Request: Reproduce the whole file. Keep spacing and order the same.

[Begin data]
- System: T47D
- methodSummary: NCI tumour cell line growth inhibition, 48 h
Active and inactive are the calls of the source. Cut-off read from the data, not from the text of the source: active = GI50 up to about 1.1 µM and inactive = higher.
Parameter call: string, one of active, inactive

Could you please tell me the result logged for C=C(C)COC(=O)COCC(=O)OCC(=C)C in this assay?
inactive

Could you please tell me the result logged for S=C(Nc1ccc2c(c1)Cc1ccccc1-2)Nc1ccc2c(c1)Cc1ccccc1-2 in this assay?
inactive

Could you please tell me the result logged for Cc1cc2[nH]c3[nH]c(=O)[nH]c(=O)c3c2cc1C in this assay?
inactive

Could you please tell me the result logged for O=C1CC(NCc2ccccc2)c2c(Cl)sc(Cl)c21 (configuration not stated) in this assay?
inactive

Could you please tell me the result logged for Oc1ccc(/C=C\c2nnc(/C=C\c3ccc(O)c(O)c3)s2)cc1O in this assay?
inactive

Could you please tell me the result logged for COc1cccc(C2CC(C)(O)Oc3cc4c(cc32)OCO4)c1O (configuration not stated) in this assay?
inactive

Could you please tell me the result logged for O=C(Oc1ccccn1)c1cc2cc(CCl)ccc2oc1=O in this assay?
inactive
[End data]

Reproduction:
- System: T47D
- methodSummary: NCI tumour cell line growth inhibition, 48 h
Active and inactive are the calls of the source. Cut-off read from the data, not from the text of the source: active = GI50 up to about 1.1 µM and inactive = higher.
Parameter call: string, one of active, inactive

Could you please tell me the result logged for C=C(C)COC(=O)COCC(=O)OCC(=C)C in this assay?
inactive

Could you please tell me the result logged for S=C(Nc1ccc2c(c1)Cc1ccccc1-2)Nc1ccc2c(c1)Cc1ccccc1-2 in this assay?
inactive

Could you please tell me the result logged for Cc1cc2[nH]c3[nH]c(=O)[nH]c(=O)c3c2cc1C in this assay?
inactive

Could you please tell me the result logged for O=C1CC(NCc2ccccc2)c2c(Cl)sc(Cl)c21 (configuration not stated) in this assay?
inactive

Could you please tell me the result logged for Oc1ccc(/C=C\c2nnc(/C=C\c3ccc(O)c(O)c3)s2)cc1O in this assay?
inactive

Could you please tell me the result logged for COc1cccc(C2CC(C)(O)Oc3cc4c(cc32)OCO4)c1O (configuration not stated) in this assay?
inactive

Could you please tell me the result logged for O=C(Oc1ccccn1)c1cc2cc(CCl)ccc2oc1=O in this assay?
inactive